There are multiple variables to consider when seeking out the best solar panels on the market. While certain panels will have higher efficiency ratings than others, investing in top-of-the-line solar equipment doesn’t always result in higher savings. The only way to find the “sweet spot” for your property is to evaluate quotes with varying equipment and financing offers.

For any homeowner in the early stage of shopping for solar that would just like a ballpark estimate for an installation, try our Solar Calculator that offers up front cost and long-term savings estimates based on your location and roof type. For those looking to get quotes from local contractors today, check out our quote comparison platform.

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85 thoughts on “Solar tax credit – everything you need to know about the federal ITC for 2019

  1. Flo Samuels

    I have searched the IRS and other sites on the net and see nothing about the tax credit law being under review. If you are only getting 10% at this time it is possible the amount you owe only equals 10% of the credit available to you. If what you owe is more than the 10% of your available credit I suggest you ask your tax person to provide the site on the internet where this is stated.

  2. Flo Samuels

    One more point. I had five solar installers out for bids. (We live in Santee CA). EVERY ONE OF THEM lied to me.
    One was a lease where he pointed out the savings on my electric bill and the deduction for the tax credit. There is no tax credit TO THE PURCHASER on leased systems.
    The other four told me I needed to have the systems installed by Dec 2018 as that was the end of the credit. The FULL credit ends in 2019 and a reduced credit is available until 2022. So two lies in one.
    Note I got some names off Energy Sage so I suggest the site owners do a little more research before recommending installers.

  3. Flo Samuels

    Wallace. I don’t know how they get the money but this is what I believe. I am not a tax expert but my and my son’s taxes are not simple and I’ve been doing them for 30 years. We own/owned houses, he and I have been 1099, we rent rooms in our houses, etc.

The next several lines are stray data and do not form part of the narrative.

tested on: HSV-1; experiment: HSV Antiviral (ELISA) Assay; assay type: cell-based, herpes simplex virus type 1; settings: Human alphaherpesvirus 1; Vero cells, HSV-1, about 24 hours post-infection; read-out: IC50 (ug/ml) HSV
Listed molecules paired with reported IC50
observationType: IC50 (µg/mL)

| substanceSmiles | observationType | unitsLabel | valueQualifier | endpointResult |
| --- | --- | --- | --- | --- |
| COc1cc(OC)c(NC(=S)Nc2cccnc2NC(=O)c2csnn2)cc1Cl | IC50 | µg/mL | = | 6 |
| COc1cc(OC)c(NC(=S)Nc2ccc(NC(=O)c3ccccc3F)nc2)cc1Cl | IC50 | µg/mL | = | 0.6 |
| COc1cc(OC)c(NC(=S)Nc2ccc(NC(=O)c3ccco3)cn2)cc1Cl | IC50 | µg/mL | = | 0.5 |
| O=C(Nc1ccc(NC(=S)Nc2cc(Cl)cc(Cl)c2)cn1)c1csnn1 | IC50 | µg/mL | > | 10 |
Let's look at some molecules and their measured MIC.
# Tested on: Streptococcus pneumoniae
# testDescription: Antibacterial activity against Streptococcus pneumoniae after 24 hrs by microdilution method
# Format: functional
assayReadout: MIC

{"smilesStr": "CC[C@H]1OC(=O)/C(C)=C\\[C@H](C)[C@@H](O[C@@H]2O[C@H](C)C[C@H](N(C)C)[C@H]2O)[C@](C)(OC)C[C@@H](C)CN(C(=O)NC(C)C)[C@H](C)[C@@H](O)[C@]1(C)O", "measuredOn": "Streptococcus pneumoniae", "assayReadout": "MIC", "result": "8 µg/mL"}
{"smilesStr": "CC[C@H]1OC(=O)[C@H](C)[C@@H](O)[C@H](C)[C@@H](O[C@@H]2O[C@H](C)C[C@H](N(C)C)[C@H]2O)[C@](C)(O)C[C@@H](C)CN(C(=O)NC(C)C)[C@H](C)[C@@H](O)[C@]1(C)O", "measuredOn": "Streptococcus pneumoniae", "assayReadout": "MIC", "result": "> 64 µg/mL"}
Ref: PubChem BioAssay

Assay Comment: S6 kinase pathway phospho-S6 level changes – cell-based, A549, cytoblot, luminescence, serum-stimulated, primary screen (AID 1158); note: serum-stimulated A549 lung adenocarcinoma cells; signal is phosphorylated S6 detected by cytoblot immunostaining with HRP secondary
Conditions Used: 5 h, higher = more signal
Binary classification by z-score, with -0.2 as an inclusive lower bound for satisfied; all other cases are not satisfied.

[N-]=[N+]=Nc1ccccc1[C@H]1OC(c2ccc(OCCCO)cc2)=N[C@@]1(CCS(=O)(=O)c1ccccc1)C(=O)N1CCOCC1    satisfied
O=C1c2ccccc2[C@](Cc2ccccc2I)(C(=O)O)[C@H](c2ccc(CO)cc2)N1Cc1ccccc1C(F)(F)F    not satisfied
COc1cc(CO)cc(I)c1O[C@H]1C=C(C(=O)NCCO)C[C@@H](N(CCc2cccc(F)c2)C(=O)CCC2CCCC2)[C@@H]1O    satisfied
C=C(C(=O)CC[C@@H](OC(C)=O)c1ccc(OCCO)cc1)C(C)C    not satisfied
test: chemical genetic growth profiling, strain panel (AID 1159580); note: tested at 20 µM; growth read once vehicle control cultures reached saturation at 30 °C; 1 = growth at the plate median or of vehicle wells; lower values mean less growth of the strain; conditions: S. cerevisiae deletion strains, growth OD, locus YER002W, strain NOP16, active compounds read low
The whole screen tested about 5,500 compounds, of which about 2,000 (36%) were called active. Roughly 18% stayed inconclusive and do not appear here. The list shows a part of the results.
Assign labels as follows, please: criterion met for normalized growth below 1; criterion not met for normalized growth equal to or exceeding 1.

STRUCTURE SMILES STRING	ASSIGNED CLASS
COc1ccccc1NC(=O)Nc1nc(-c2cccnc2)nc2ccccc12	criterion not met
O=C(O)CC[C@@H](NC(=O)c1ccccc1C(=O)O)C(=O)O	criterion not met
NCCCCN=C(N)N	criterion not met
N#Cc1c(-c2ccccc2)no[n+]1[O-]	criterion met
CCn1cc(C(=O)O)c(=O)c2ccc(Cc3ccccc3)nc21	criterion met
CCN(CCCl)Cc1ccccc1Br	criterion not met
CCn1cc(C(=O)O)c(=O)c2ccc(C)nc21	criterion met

The credit is intended to give you a refund on your taxes. The solar guys expect that refund will be used to pay down the loan. I do NOT know how they will get that money from you or if you are expected to pay it up front but that is the logic. I have an example below

    Using a $25,000 cost of the solar installation, 30% (the tax credit) or $7,500 will be available to you to balance off against what you owe in taxes.

    So let’s say that for 2019, $4,000 is deducted from your paycheck for federal taxes. You do your taxes and of that $4,000 you only owe $3,600. Normally you would get back just the $400 you don’t owe. But if you have a solar credit of $7,500 you can apply that to the amount you really owe. So you would get back the $400 you don’t owe PLUS the $3,600 that you do owe. The $3,600 would be part of the solar credit.

    Since you didn’t use all of the credit ($7,500-$3,600) the difference of $3,900 is available to you next tax year and the next if you still have credit left.

    The solar company would expect you to pay them the $3,600 you got back due to the credit.

    Now here are two kickers.
    1. What if you don’t owe much? You will never use up all the credit and you will never be able to pay down the expected 30% on the loan with your refunds. Your savings on the system will be much less than presented, your total payments a lot more.
    2. What if you are 1099 and do not pay in quarterly installments. If you owe $1,000, the credit will mean you will not have to pay the IRS. But you will have to pay that amount to the solar loan.

    When I presented those questions to solar reps they would not respond. So they are considerations for anyone getting solar.

    My son and I joint own our house and we are considering solar. However, if the payments for the system average more than our payments to the utility, we question the logic. We are still considering.

  4. Frank Gatto

    Flo I believe what you say is correct. I believe the credit has hurt the solar customer by allowing the installers to raise their prices by 30%, and still have the math work in the customers favor. It does this by being equal to or slightly less than the current payment made by the customer to the utility. If you have a very low tax liability you will probably never see the full benefit of the credit. Once the credit goes away the industry will have to find a way to reduce cost to make solar equal to, or lower in cost to paying the utility every month.

  5. William Meade

    Tax credits can be applied to your lease if the company doing the lease allows it. You should get multiple bids with the tax credit and without using the tax credit. Yes some companies will try and take advantage of the consumer. Consumer reviews are very important so use them to guide you in the right direction. Engage Solar Energy is the way to go.